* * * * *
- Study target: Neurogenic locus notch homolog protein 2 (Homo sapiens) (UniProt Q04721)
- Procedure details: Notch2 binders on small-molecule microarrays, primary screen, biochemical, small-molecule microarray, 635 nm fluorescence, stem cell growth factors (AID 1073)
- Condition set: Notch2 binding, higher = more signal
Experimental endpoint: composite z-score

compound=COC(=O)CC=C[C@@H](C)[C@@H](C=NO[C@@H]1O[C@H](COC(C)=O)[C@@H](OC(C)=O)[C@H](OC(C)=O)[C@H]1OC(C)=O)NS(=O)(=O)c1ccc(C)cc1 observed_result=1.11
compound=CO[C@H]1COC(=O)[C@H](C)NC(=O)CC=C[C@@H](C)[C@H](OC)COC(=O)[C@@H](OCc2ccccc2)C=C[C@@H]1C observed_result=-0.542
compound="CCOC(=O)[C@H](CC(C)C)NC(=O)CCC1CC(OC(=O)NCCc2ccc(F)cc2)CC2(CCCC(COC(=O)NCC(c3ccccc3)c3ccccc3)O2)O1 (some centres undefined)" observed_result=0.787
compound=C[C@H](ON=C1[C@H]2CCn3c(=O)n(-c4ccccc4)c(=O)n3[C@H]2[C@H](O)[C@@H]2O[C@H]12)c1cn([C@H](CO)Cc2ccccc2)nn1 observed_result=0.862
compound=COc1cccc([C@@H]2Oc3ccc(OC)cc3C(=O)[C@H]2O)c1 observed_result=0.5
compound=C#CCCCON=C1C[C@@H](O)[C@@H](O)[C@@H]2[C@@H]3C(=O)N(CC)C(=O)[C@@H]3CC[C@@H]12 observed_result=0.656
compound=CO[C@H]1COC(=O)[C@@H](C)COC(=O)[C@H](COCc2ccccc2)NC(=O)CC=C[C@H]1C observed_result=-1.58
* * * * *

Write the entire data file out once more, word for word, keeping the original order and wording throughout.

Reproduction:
- Study target: Neurogenic locus notch homolog protein 2 (Homo sapiens) (UniProt Q04721)
- Procedure details: Notch2 binders on small-molecule microarrays, primary screen, biochemical, small-molecule microarray, 635 nm fluorescence, stem cell growth factors (AID 1073)
- Condition set: Notch2 binding, higher = more signal
Experimental endpoint: composite z-score

compound=COC(=O)CC=C[C@@H](C)[C@@H](C=NO[C@@H]1O[C@H](COC(C)=O)[C@@H](OC(C)=O)[C@H](OC(C)=O)[C@H]1OC(C)=O)NS(=O)(=O)c1ccc(C)cc1 observed_result=1.11
compound=CO[C@H]1COC(=O)[C@H](C)NC(=O)CC=C[C@@H](C)[C@H](OC)COC(=O)[C@@H](OCc2ccccc2)C=C[C@@H]1C observed_result=-0.542
compound="CCOC(=O)[C@H](CC(C)C)NC(=O)CCC1CC(OC(=O)NCCc2ccc(F)cc2)CC2(CCCC(COC(=O)NCC(c3ccccc3)c3ccccc3)O2)O1 (some centres undefined)" observed_result=0.787
compound=C[C@H](ON=C1[C@H]2CCn3c(=O)n(-c4ccccc4)c(=O)n3[C@H]2[C@H](O)[C@@H]2O[C@H]12)c1cn([C@H](CO)Cc2ccccc2)nn1 observed_result=0.862
compound=COc1cccc([C@@H]2Oc3ccc(OC)cc3C(=O)[C@H]2O)c1 observed_result=0.5
compound=C#CCCCON=C1C[C@@H](O)[C@@H](O)[C@@H]2[C@@H]3C(=O)N(CC)C(=O)[C@@H]3CC[C@@H]12 observed_result=0.656
compound=CO[C@H]1COC(=O)[C@@H](C)COC(=O)[C@H](COCc2ccccc2)NC(=O)CC=C[C@H]1C observed_result=-1.58